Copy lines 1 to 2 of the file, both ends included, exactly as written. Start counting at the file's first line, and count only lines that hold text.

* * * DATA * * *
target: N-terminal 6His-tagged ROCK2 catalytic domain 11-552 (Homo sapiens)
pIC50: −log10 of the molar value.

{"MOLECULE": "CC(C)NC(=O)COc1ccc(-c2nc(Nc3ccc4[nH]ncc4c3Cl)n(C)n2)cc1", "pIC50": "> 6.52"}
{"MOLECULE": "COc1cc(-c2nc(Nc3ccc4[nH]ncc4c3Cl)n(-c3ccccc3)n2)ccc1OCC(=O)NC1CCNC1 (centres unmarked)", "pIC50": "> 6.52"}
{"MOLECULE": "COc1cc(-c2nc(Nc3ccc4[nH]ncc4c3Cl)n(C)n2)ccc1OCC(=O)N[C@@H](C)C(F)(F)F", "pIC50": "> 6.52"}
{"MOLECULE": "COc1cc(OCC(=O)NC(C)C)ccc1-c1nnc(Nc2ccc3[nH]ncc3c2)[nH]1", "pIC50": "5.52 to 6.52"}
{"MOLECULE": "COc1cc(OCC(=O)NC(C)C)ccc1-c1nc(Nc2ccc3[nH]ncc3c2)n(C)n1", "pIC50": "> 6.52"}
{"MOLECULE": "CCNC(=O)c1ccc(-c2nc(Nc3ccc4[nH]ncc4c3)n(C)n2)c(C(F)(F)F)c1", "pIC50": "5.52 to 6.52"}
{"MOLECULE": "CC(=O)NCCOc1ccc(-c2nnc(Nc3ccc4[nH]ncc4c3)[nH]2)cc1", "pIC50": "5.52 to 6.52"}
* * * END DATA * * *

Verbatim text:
target: N-terminal 6His-tagged ROCK2 catalytic domain 11-552 (Homo sapiens)
pIC50: −log10 of the molar value.